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Wonder Beyond Our World
Sep 21, 2022

The University of Dallas has, for the past 15 years, quietly and with steadfast determination been developing a sophisticated astronomy/astrophysics program under the direction of Professor of Physics Richard Olenick, Ph.D. During this period, UD developed a working relationship with the University of North Texas that led to a partnership in the sharing of teaching resources and hardware instrumentation and, most recently, to the creation of the Swenson Observatory for Astronomical Research (SOFAR). With the construction of this observatory, UD students have a resource that very few undergraduate institutions possess.

 


The SOFAR site is not only readily accessible but has a very dark sky, one level up from the darkest spot in the U.S. This photo of the night sky taken at the site exemplifies the clarity with which one can observe the stars.

The primary focus of the UD astronomy and astrophysics program has been in analysis of cataclysmic variable stars and exoplanet searches, which use similar observational techniques. A cataclysmic variable is a “vampire star” consisting of a close binary system in which a white dwarf accretes—feeds on—matter from a normal star. Typical separations between the white dwarf and companion stars are equivalent to the diameter of the sun, and the resulting orbital periods range from one to six hours. Exoplanets are planets orbiting other stars in our galaxy, the Milky Way. Recently NASA announced that more than 5,000 exoplanets have been confirmed.

UD students and faculty have carried on a comprehensive campaign to search for new exoplanets at various observatories and with various instruments. UD also monitors existing exoplanets because they need to be watched for changes in their circumstances, and professional astronomers do not have the time to do this.

At an observatory in Colorado, UD students carried on search activities for a number of years during the summer in the beginning years of the program.

A major hurdle to successful research is obtaining enough observing time. Research success is strongly tied to how much data you can obtain. In the early years of the UD program, students would have to travel to places like the top of a mountain in the summer and sit out in the cold all night to get data. And they would have to haul the equipment to and from the observing site. Or they would have to network with other universities and try to arrange for time and equipment access to observe.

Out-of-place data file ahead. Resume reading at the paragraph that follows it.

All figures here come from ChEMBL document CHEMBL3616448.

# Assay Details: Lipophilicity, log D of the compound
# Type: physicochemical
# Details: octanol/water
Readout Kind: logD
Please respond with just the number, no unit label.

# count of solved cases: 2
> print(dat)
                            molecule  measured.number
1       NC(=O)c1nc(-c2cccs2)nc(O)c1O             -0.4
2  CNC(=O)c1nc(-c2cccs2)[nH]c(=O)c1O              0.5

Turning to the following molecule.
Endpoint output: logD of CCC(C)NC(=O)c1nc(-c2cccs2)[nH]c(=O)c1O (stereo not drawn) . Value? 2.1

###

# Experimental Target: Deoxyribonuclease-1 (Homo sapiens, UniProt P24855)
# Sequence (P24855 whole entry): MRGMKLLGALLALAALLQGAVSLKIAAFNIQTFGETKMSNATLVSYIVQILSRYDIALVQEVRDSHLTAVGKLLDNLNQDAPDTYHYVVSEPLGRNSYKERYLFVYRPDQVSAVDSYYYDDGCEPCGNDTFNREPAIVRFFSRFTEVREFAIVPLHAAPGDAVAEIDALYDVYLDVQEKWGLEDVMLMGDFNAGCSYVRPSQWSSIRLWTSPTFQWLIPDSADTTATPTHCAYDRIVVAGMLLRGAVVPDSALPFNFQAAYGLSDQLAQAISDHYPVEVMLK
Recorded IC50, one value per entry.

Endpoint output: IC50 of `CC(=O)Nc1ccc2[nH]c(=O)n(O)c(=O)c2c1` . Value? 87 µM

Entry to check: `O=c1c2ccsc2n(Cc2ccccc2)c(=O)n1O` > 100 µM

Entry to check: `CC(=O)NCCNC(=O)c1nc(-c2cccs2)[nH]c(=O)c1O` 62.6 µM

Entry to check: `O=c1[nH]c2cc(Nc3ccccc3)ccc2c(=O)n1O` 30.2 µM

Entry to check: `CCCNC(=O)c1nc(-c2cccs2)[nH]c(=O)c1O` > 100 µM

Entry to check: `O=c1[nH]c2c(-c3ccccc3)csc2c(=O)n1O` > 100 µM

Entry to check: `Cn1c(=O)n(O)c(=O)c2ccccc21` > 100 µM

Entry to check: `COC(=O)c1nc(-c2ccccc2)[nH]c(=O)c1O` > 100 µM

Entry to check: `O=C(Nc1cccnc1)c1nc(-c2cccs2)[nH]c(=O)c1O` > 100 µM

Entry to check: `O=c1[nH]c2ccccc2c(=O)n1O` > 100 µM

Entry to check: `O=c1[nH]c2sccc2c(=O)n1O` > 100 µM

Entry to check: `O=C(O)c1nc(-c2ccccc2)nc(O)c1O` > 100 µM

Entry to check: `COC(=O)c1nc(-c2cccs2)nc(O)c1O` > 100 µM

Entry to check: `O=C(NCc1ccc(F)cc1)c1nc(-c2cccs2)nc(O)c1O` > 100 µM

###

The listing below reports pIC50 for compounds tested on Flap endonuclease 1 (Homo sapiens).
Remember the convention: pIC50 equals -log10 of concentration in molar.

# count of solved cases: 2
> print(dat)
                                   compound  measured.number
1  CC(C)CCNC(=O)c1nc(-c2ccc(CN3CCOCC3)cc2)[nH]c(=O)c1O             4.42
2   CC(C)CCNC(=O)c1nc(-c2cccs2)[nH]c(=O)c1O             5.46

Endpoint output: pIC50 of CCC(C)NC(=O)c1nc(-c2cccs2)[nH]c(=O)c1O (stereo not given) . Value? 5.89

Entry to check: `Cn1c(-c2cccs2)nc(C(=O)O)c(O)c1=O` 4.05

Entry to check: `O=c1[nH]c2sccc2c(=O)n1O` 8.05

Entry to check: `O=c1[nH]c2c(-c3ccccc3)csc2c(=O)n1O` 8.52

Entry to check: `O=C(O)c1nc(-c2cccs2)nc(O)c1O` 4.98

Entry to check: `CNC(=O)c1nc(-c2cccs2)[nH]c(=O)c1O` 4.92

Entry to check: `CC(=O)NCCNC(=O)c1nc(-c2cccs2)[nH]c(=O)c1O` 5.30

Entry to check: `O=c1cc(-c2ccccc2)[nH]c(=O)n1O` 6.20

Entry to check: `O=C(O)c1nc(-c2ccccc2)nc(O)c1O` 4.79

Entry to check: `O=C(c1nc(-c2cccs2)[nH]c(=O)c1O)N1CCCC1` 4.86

We are entering what some call the third industrial revolution—and it is robotics. Nowhere is this phenomenon more apparent than in the field of astrophysics and astronomy.

Very soon, astronomers will never stare into an eyepiece or sit at a telescope. Advances in robotically controlled telescopes and digital instrumentation systems have made the “remote observatory” not just a possibility, but from now on, a necessity. Finding a very “dark sky” site for observing is a difficult job these days. Light pollution has spread over the United States to the extent that there are very few good spots from which to observe.

In 2017, UD researchers convinced the Swenson Cattle Company owners to build a remote observatory in the middle of their 40,000-acre ranch; the dark skies there are only exceeded by those in far West Texas, even though it is a three-hour drive from DFW, northwest of Throckmorton. Subsequently, SOFAR was created for the purpose of furthering education and research in astronomy/astrophysics at all educational levels.

Additionally, UD has installed a wideangle survey telescope and a 16-inch telescope for the research programs they pursue. This observatory, funded by the Swenson family, is totally robotic and controlled via the internet from any location.

   

The University of Dallas Department of Physics and Astronomy also has a long history of research and reaching out to young people, including those from low-income families and special-needs children in K-12. One such program was a summer science class for underprivileged kids from the Promise House in Dallas. The six-week STEM class was held in Dallas, during which the kids worked and performed laboratory experiments. Afterward the kids were taken to Colorado, where they hiked, panned for gold, rode on ski lifts and went on long sightseeing trips.Currently, the Physics Department is conducting summer research with students from three high schools in the Dallas area: The Highlands School, Cistercian College Preparatory School and Great Hearts Academy of Irving.

The students meet with Olenick for three hours twice a week and are using SOFAR telescope data and NASA Transiting Exoplanets Survey Satellite (TESS) data to analyze and search for new exoplanets. At this time, there is a significant chance that these students have found several new multiple exoplanets orbiting perhaps some binary star systems.


UD Astronomy is supported by the Donald A. Cowan Institute of Physics and The Joe Neuhoff Fund For Astronomy Research. The Physics Department has supervised 21 undergraduate theses in astronomy since 2011; the following are the most recent:

  • HD 90352/TIC 464340013 Exoplanet Candidate Analysis, Cecilia Hassan, 2021.
  • Development of An Eclipse Mapping Routine Using Python for Analysis of Kepler Data, Nathan Oliver Smith, 2019.
  • Kepler 212700993 (HS Vir): A Cataclysmic Variable in Superoutburst in the Kepler Campaign 17 Field, William Morris, 2019.
  • Kepler and STExTS Observations and Analysis of the Algol Variable KIC 201325107, John Paul Jones, 2018.
  • Transit Evolution of HD 189733b, Philip D. Lenzen, 2018. 

 

Arthur Sweeney is the physics laboratory manager at UD. He is a senior computer systems and electrical engineer who has a passion for astronomy and extensive experience in the aerospace industry.

 

 


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